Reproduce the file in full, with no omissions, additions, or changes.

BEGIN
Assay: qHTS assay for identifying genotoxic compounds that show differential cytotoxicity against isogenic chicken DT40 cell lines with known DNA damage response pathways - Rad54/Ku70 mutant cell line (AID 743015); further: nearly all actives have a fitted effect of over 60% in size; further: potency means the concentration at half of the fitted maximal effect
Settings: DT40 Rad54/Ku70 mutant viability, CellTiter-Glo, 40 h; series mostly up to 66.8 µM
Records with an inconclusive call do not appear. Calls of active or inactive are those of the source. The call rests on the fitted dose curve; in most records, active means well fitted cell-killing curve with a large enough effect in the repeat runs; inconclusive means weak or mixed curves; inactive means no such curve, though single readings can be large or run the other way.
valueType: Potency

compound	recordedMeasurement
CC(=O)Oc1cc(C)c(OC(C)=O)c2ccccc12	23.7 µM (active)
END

Assay: qHTS assay for identifying genotoxic compounds that show differential cytotoxicity against isogenic chicken DT40 cell lines with known DNA damage response pathways - Rad54/Ku70 mutant cell line (AID 743015); further: nearly all actives have a fitted effect of over 60% in size; further: potency means the concentration at half of the fitted maximal effect
Settings: DT40 Rad54/Ku70 mutant viability, CellTiter-Glo, 40 h; series mostly up to 66.8 µM
Records with an inconclusive call do not appear. Calls of active or inactive are those of the source. The call rests on the fitted dose curve; in most records, active means well fitted cell-killing curve with a large enough effect in the repeat runs; inconclusive means weak or mixed curves; inactive means no such curve, though single readings can be large or run the other way.
valueType: Potency

compound	recordedMeasurement
CC(=O)Oc1cc(C)c(OC(C)=O)c2ccccc12	23.7 µM (active)